Reality show trailer features man behind embattled solar panel company, Pink Energy – WSOC Charlotte

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CHARLOTTE — The man behind an embattled solar panel company has created a trailer for a reality show starring his family in the Lake Norman area.

Jayson Waller ran PowerHome Solar, which became Pink Energy, a national company headquartered in Mooresville. The company filed for bankruptcy years ago, leaving many customers with questions about their investments.

But now, a newly produced reality show trailer is putting a spotlight on Waller’s family.

It’s called “THE BAM FAM.”

“I’m wired to just go, go, go, go, go, and there’s no off switch,” Waller says in the video.

The video looks like one you would see on a cable network, showing a variety of scenes involving Waller’s family. It even acknowledges Waller’s legal trouble and disgruntled customers.

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When Action 9 searched for the show on Google, this came up: “… a riotous and heartfelt saga of family, entrepreneurship, and resilience…”

The end of the trailer said Amazon Prime, and the show’s website displayed Prime Video with its famous logo. Waller’s podcast said it’s on Amazon Prime as well, “airing January 2024.” Forbes magazine also reported the show would appear on Prime last month.

But Amazon emailed Action 9′s Jason Stoogenke, saying “THE BAM FAM” is not available on Prime Video and “not supposed to use” its logo.

Waller told Stoogenke that the video is just a trailer at this point, and that he doesn’t anticipate it turning into an actual show.

However, even the idea of a reality show is rubbing customers like Becky Herrington the wrong way.

“There’s been so many people damaged in so many ways,” she said.

Customers started complaining about the solar company to Action 9 in 2017. They said their solar panels didn’t work or didn’t generate the savings the business promised.

Many have even joined a Facebook group dedicated to people who feel wronged by the company.

“He’s sitting back, enjoying his life,” Herrington said. “I could care less about his fake little tears and how this hurts him so bad while he’s driving his Lamborghini. I’m sorry, I’m driving a 2015 truck because I can’t afford something brand new.”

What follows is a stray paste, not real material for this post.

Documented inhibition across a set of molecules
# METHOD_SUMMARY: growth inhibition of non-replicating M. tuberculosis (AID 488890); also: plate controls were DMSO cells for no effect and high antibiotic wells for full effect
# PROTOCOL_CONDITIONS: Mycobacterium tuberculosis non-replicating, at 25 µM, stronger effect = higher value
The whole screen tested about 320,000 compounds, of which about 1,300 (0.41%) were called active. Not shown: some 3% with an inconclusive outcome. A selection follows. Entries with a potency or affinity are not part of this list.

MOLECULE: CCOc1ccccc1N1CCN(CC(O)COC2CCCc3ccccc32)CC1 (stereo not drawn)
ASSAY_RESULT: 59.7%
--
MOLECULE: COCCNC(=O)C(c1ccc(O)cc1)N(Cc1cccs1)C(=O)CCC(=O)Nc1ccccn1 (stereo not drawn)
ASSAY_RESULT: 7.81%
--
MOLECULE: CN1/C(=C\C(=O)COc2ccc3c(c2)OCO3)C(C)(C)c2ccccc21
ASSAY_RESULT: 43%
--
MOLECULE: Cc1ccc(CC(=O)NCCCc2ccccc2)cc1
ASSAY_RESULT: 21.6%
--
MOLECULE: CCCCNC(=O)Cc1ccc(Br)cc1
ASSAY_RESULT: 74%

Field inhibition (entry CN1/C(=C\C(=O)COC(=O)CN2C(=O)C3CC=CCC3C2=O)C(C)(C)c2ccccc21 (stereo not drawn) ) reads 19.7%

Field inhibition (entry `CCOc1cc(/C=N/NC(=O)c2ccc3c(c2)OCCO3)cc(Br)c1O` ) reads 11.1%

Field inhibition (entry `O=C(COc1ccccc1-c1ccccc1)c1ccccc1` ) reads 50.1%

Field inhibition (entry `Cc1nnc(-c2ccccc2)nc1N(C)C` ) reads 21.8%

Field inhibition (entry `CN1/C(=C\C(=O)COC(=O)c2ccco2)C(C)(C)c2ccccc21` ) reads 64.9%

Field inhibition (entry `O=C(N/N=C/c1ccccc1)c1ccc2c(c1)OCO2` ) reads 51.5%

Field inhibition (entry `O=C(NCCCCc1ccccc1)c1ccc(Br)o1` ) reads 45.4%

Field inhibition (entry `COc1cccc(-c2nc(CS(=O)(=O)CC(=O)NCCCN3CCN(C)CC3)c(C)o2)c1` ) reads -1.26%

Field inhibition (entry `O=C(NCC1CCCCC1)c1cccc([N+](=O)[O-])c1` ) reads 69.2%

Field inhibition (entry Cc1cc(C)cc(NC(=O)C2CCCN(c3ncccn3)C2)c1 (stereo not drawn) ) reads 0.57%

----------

Becky Herrington shows Jason Stoogenke the solar panels on her roof.

Multiple states launched investigations into Pink Energy over the years, including North Carolina. At last check, North Carolina’s investigation was still going on.

The company filed for bankruptcy in 2022, and many angry customers attended one of the early proceedings.

As for THE BAM FAM trailer, Waller emailed Action 9, “This project was not intended or conceived to portray me as a hero, underdog, or a villain, it was meant to truthfully and accurately portray the aftermath of Pink Energy’s closure and the impact it had on my family. To those who may feel offended by the trailer’s portrayal, I offer my sincerest apologies. It was never our aim to cause further distress to Pink Energy’s customers.”

Action 9 asked Waller about his use of the Amazon logo in the trailer.

Waller emailed Stoogenke, “Any use of Amazon Prime Video’s logo or other marketing materials was done by our distributor partner and under their guidance.” He said the distributor partner managed “all aspects” of “trademark guidelines,” not him.

So Stoogenke emailed his distributor partner, but it didn’t respond in time for this report.

After Action 9 started asking about the use of Amazon’s name, Stoogenke tried to go on the trailer’s website again, but it was offline as of Monday.

Waller blames one of the company’s part suppliers, Generac, for Pink Energy’s downfall. He said some of its products were defective, causing problems that he claims brought down the business.

Generac faces multiple lawsuits. (1), (2), (3), (4), (5), (6) It wouldn’t comment while the cases are still going on.

It told Stoogenke in October 2022, “We understand that consumers are frustrated with Pink Energy. However, Generac remains committed to our customers. Customers with questions about the Generac components of their solar systems can reach out to [email protected] or 1-800-396-1281 for assistance. We ask for your patience as we work to assist customers as quickly as possible.”

(WATCH: Why community solar projects struggle in North Carolina)

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